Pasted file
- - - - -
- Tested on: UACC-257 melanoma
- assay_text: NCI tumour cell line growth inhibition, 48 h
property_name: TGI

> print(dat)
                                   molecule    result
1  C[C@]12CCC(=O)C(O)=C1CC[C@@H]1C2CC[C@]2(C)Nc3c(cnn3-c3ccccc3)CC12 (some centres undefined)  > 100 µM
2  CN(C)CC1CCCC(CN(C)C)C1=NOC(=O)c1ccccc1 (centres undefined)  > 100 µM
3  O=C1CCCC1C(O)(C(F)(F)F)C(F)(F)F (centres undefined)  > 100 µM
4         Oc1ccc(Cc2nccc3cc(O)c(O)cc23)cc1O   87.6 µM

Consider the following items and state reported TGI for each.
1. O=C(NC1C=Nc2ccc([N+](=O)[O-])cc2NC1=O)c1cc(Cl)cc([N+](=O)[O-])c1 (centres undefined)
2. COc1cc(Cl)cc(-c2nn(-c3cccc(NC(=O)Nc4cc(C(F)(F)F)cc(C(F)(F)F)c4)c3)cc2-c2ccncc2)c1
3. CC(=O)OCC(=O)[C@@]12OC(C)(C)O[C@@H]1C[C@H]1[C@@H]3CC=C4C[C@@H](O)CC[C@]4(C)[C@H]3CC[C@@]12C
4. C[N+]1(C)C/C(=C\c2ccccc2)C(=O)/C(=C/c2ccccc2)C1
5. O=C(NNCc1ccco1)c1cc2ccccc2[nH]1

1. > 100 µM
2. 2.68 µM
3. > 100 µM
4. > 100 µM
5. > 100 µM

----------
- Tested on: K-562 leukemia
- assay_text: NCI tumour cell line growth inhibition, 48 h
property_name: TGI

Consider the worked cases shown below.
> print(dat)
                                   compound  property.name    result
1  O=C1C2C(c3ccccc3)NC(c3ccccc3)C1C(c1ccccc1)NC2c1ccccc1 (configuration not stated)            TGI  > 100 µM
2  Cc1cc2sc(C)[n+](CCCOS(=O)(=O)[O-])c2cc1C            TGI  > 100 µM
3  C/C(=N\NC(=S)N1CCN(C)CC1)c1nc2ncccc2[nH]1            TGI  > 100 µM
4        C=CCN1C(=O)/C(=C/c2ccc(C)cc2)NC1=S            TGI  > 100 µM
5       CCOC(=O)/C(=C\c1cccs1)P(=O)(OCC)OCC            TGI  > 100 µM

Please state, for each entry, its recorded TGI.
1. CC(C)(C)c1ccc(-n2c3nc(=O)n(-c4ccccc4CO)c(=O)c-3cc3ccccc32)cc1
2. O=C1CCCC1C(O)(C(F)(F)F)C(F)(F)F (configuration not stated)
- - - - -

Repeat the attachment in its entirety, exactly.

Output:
- Tested on: UACC-257 melanoma
- assay_text: NCI tumour cell line growth inhibition, 48 h
property_name: TGI

> print(dat)
                                   molecule    result
1  C[C@]12CCC(=O)C(O)=C1CC[C@@H]1C2CC[C@]2(C)Nc3c(cnn3-c3ccccc3)CC12 (some centres undefined)  > 100 µM
2  CN(C)CC1CCCC(CN(C)C)C1=NOC(=O)c1ccccc1 (centres undefined)  > 100 µM
3  O=C1CCCC1C(O)(C(F)(F)F)C(F)(F)F (centres undefined)  > 100 µM
4         Oc1ccc(Cc2nccc3cc(O)c(O)cc23)cc1O   87.6 µM

Consider the following items and state reported TGI for each.
1. O=C(NC1C=Nc2ccc([N+](=O)[O-])cc2NC1=O)c1cc(Cl)cc([N+](=O)[O-])c1 (centres undefined)
2. COc1cc(Cl)cc(-c2nn(-c3cccc(NC(=O)Nc4cc(C(F)(F)F)cc(C(F)(F)F)c4)c3)cc2-c2ccncc2)c1
3. CC(=O)OCC(=O)[C@@]12OC(C)(C)O[C@@H]1C[C@H]1[C@@H]3CC=C4C[C@@H](O)CC[C@]4(C)[C@H]3CC[C@@]12C
4. C[N+]1(C)C/C(=C\c2ccccc2)C(=O)/C(=C/c2ccccc2)C1
5. O=C(NNCc1ccco1)c1cc2ccccc2[nH]1

1. > 100 µM
2. 2.68 µM
3. > 100 µM
4. > 100 µM
5. > 100 µM

----------
- Tested on: K-562 leukemia
- assay_text: NCI tumour cell line growth inhibition, 48 h
property_name: TGI

Consider the worked cases shown below.
> print(dat)
                                   compound  property.name    result
1  O=C1C2C(c3ccccc3)NC(c3ccccc3)C1C(c1ccccc1)NC2c1ccccc1 (configuration not stated)            TGI  > 100 µM
2  Cc1cc2sc(C)[n+](CCCOS(=O)(=O)[O-])c2cc1C            TGI  > 100 µM
3  C/C(=N\NC(=S)N1CCN(C)CC1)c1nc2ncccc2[nH]1            TGI  > 100 µM
4        C=CCN1C(=O)/C(=C/c2ccc(C)cc2)NC1=S            TGI  > 100 µM
5       CCOC(=O)/C(=C\c1cccs1)P(=O)(OCC)OCC            TGI  > 100 µM

Please state, for each entry, its recorded TGI.
1. CC(C)(C)c1ccc(-n2c3nc(=O)n(-c4ccccc4CO)c(=O)c-3cc3ccccc32)cc1
2. O=C1CCCC1C(O)(C(F)(F)F)C(F)(F)F (configuration not stated)